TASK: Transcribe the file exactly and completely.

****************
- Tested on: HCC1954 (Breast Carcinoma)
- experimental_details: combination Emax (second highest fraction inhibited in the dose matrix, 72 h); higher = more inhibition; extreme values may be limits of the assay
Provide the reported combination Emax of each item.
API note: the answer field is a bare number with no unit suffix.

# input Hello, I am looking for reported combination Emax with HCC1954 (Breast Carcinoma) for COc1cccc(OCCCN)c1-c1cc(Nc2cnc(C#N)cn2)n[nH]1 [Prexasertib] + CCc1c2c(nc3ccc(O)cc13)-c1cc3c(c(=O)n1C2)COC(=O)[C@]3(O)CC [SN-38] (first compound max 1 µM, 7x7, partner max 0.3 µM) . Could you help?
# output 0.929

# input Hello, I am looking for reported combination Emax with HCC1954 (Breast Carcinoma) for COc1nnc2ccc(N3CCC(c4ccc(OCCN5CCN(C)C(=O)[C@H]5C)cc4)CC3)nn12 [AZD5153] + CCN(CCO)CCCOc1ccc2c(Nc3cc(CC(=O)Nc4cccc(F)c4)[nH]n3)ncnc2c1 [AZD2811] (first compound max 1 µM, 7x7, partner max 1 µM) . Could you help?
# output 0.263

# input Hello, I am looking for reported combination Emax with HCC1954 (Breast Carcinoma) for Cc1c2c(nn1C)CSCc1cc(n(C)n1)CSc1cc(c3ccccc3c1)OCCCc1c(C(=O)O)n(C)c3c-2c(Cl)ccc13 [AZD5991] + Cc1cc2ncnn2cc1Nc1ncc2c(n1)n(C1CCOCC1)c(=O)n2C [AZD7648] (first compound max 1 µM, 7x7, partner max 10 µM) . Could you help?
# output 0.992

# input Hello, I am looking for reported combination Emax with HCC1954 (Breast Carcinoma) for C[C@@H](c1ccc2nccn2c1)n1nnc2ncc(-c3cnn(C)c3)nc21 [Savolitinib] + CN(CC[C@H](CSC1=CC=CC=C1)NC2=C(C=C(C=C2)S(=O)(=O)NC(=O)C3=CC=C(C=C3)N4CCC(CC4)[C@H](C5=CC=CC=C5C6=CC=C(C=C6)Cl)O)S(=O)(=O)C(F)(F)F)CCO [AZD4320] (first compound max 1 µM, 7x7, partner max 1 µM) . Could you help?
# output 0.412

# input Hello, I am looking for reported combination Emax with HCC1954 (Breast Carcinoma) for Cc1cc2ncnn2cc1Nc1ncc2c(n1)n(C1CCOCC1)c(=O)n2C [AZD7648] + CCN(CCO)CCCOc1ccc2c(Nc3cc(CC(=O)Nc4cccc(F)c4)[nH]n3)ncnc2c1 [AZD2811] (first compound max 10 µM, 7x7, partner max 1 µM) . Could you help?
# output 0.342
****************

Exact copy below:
- Tested on: HCC1954 (Breast Carcinoma)
- experimental_details: combination Emax (second highest fraction inhibited in the dose matrix, 72 h); higher = more inhibition; extreme values may be limits of the assay
Provide the reported combination Emax of each item.
API note: the answer field is a bare number with no unit suffix.

# input Hello, I am looking for reported combination Emax with HCC1954 (Breast Carcinoma) for COc1cccc(OCCCN)c1-c1cc(Nc2cnc(C#N)cn2)n[nH]1 [Prexasertib] + CCc1c2c(nc3ccc(O)cc13)-c1cc3c(c(=O)n1C2)COC(=O)[C@]3(O)CC [SN-38] (first compound max 1 µM, 7x7, partner max 0.3 µM) . Could you help?
# output 0.929

# input Hello, I am looking for reported combination Emax with HCC1954 (Breast Carcinoma) for COc1nnc2ccc(N3CCC(c4ccc(OCCN5CCN(C)C(=O)[C@H]5C)cc4)CC3)nn12 [AZD5153] + CCN(CCO)CCCOc1ccc2c(Nc3cc(CC(=O)Nc4cccc(F)c4)[nH]n3)ncnc2c1 [AZD2811] (first compound max 1 µM, 7x7, partner max 1 µM) . Could you help?
# output 0.263

# input Hello, I am looking for reported combination Emax with HCC1954 (Breast Carcinoma) for Cc1c2c(nn1C)CSCc1cc(n(C)n1)CSc1cc(c3ccccc3c1)OCCCc1c(C(=O)O)n(C)c3c-2c(Cl)ccc13 [AZD5991] + Cc1cc2ncnn2cc1Nc1ncc2c(n1)n(C1CCOCC1)c(=O)n2C [AZD7648] (first compound max 1 µM, 7x7, partner max 10 µM) . Could you help?
# output 0.992

# input Hello, I am looking for reported combination Emax with HCC1954 (Breast Carcinoma) for C[C@@H](c1ccc2nccn2c1)n1nnc2ncc(-c3cnn(C)c3)nc21 [Savolitinib] + CN(CC[C@H](CSC1=CC=CC=C1)NC2=C(C=C(C=C2)S(=O)(=O)NC(=O)C3=CC=C(C=C3)N4CCC(CC4)[C@H](C5=CC=CC=C5C6=CC=C(C=C6)Cl)O)S(=O)(=O)C(F)(F)F)CCO [AZD4320] (first compound max 1 µM, 7x7, partner max 1 µM) . Could you help?
# output 0.412

# input Hello, I am looking for reported combination Emax with HCC1954 (Breast Carcinoma) for Cc1cc2ncnn2cc1Nc1ncc2c(n1)n(C1CCOCC1)c(=O)n2C [AZD7648] + CCN(CCO)CCCOc1ccc2c(Nc3cc(CC(=O)Nc4cccc(F)c4)[nH]n3)ncnc2c1 [AZD2811] (first compound max 10 µM, 7x7, partner max 1 µM) . Could you help?
# output 0.342